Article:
And we don't want to camp here, but we don't want to miss the point. And throughout the wonder of her motherhood of Christ, whether it is when he is a boy in the temple or whether it is at the wedding of Cana in Galilee, when she comes to him and says that they've run out of the wine and he does the miraculous event, but he says to her, Woman, my time has not yet come. And she continues to ponder all of that in her heart, leading her eventually to the place beneath the cross where she looks up on her son, the Christ, and she recognizes that there he bears her sin in his own body on the tree. God's mercy to her was a necessary mercy. It was a mercy, notice, that extended to her humble circumstances, verse 48.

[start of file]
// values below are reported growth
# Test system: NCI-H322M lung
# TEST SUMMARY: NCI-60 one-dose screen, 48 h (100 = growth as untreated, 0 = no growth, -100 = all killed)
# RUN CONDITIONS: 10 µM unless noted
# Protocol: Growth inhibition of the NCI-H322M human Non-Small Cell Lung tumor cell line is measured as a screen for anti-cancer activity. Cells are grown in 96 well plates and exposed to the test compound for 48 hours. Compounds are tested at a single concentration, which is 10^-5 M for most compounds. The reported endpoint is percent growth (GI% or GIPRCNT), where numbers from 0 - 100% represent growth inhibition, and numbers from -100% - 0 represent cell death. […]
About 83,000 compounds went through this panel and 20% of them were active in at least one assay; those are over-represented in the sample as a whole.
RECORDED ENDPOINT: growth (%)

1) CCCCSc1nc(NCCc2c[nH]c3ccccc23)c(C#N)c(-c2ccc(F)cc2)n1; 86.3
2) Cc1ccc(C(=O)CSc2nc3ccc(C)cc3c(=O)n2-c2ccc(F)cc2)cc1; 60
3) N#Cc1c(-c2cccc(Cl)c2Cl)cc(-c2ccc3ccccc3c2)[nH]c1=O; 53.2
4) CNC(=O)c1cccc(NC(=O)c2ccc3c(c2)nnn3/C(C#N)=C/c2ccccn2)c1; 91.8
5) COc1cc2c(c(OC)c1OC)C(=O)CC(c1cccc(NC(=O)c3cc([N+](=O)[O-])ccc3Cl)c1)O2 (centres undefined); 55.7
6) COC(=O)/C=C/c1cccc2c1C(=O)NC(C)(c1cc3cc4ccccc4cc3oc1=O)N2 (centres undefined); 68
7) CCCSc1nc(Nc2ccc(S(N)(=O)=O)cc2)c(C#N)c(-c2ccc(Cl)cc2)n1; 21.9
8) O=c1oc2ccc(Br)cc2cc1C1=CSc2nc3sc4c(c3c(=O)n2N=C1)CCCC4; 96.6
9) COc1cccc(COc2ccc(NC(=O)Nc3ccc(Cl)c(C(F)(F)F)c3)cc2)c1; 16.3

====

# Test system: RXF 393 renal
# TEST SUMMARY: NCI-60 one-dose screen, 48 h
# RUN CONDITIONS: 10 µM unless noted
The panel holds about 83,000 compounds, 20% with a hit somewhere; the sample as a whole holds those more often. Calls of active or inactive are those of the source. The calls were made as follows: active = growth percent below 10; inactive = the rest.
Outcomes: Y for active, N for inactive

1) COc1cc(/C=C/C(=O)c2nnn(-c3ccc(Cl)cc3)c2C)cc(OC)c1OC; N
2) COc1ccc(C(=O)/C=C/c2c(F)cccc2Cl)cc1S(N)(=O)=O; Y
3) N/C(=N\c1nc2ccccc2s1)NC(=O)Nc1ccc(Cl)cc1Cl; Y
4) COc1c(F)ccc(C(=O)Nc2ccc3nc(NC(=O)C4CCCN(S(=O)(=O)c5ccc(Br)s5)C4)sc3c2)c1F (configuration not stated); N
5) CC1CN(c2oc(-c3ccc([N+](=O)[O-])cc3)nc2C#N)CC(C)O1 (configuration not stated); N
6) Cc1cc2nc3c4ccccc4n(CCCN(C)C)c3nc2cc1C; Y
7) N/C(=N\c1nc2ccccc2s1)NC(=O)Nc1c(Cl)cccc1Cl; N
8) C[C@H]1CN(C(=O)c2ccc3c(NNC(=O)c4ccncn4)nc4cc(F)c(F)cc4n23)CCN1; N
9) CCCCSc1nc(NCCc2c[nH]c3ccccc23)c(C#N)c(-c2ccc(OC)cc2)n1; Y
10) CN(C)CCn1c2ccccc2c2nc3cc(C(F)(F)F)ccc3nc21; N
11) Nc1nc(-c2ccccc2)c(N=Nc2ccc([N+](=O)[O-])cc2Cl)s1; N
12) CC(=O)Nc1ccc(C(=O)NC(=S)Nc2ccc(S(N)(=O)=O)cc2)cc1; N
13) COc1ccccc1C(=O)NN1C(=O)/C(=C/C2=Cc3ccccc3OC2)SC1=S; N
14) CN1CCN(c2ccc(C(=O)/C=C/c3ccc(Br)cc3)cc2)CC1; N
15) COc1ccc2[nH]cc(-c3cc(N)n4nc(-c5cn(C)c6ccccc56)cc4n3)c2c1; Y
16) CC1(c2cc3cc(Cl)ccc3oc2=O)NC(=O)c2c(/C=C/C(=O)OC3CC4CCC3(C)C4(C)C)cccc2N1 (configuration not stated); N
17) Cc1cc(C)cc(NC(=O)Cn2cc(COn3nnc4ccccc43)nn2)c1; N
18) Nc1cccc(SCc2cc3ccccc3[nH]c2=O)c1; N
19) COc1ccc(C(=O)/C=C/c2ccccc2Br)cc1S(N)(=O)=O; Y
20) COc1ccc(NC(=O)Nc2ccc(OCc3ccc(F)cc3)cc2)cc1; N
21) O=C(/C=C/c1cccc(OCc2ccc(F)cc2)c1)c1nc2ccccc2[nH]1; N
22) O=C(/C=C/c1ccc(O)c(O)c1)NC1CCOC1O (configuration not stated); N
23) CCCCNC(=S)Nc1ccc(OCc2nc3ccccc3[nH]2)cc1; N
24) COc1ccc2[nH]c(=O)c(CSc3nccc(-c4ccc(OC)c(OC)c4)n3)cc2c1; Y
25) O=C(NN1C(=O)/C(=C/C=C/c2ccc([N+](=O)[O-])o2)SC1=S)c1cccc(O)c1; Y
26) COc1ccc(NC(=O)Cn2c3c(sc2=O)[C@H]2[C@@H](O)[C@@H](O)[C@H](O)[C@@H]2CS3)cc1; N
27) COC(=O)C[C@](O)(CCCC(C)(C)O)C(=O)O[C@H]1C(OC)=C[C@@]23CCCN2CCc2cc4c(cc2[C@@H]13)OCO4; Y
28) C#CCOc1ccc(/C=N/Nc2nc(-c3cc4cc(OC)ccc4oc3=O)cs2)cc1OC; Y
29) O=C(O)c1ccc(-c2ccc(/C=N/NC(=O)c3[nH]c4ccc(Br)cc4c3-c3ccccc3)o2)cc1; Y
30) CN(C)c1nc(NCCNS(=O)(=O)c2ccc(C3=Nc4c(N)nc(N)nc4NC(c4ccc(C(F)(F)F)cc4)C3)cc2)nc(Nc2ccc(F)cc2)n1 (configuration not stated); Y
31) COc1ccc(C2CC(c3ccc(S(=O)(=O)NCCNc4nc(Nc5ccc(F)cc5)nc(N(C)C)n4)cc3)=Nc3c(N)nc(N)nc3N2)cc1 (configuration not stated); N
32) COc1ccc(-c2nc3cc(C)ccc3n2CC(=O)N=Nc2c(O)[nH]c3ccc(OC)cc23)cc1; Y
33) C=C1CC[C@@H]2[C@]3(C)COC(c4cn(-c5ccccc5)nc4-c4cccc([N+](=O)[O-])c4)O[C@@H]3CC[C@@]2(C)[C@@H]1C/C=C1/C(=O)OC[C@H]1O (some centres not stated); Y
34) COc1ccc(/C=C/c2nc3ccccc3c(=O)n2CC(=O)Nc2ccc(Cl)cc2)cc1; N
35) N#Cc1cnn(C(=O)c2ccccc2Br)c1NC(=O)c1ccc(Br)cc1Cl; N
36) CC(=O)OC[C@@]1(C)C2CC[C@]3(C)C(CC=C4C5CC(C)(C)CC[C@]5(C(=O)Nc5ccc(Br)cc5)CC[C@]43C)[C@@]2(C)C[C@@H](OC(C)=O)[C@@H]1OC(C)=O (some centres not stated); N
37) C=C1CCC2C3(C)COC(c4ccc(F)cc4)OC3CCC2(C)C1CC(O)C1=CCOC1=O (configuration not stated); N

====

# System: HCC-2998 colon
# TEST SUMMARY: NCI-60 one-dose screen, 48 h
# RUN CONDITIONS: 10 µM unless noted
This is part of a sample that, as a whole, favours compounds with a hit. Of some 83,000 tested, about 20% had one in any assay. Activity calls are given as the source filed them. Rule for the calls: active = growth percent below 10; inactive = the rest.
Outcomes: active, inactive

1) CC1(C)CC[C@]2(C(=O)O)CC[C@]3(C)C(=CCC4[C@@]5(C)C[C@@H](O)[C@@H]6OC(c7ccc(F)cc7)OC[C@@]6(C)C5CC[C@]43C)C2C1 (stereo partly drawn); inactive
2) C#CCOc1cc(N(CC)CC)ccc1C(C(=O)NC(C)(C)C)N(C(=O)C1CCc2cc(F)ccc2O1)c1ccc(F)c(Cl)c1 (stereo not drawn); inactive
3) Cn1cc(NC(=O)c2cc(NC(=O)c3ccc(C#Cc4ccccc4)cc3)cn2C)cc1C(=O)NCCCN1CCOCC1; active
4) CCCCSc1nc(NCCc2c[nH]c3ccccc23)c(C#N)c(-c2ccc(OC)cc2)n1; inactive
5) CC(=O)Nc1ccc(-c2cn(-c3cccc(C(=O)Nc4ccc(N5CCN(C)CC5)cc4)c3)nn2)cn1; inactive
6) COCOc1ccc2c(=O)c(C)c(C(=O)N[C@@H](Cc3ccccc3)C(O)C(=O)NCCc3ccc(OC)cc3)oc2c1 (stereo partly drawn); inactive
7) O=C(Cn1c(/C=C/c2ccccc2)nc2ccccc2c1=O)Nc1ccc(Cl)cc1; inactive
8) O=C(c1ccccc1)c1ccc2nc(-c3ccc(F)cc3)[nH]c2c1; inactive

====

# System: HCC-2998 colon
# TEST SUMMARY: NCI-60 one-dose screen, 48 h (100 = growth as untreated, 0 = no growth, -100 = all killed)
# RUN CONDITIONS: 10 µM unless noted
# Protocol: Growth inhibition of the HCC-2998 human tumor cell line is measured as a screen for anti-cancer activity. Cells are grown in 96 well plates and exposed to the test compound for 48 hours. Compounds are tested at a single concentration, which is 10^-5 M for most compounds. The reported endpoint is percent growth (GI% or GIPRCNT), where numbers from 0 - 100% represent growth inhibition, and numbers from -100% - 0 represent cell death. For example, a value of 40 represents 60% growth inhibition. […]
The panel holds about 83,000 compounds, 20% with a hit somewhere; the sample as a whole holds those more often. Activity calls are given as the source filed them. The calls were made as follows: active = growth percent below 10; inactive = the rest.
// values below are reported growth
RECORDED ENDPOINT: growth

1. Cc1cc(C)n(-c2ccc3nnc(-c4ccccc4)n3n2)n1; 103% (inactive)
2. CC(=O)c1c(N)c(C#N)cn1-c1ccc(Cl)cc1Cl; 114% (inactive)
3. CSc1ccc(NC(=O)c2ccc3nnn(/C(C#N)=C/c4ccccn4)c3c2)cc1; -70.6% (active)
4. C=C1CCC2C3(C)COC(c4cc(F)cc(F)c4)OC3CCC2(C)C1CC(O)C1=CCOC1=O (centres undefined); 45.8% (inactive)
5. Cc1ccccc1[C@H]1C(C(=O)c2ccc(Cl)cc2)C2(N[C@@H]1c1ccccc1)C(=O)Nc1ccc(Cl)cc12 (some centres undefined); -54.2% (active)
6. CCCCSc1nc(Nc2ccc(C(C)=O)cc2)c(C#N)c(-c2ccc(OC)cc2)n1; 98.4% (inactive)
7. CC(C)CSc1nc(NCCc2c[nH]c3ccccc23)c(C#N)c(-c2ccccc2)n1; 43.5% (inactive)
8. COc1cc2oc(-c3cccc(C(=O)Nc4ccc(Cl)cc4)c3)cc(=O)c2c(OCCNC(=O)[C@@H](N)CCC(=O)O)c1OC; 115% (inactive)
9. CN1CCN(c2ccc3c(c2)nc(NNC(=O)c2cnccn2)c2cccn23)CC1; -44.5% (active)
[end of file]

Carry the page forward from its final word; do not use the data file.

God could have come and found a rich, noble, powerful queen, but instead he came to this poor, despised, lowly maiden. He's been mindful of the humblest state of his servant. And, says Mary, his mercy towards me will not be forgotten with the passing of generations.
From now on, all generations will call me blessed. And our very study of this song this morning is a fulfillment of her Word. We're here looking at the very text that she gave by inspiration in this moment in time. And we extol the circumstances because of the Mighty One doing great things for me, holy is his name.
Notice Mary's focus. It doesn't say, The Mighty One has done great things for me, holy is my name. The Mighty One has done great things for me, holy is his name. You always find Mary looking away to the Christ.